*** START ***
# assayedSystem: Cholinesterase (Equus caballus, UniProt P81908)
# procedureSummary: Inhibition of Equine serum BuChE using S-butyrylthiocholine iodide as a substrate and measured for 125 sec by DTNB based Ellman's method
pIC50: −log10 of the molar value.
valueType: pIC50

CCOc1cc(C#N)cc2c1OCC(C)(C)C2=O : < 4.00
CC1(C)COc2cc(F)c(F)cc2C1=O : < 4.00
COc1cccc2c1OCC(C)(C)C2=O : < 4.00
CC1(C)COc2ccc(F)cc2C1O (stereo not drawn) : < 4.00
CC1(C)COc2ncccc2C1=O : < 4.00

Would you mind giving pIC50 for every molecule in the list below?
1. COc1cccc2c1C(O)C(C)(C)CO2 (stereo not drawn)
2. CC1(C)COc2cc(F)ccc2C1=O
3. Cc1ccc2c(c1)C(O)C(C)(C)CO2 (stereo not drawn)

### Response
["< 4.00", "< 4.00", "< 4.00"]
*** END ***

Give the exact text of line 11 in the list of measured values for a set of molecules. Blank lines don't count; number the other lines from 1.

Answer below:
1. COc1cccc2c1C(O)C(C)(C)CO2 (stereo not drawn)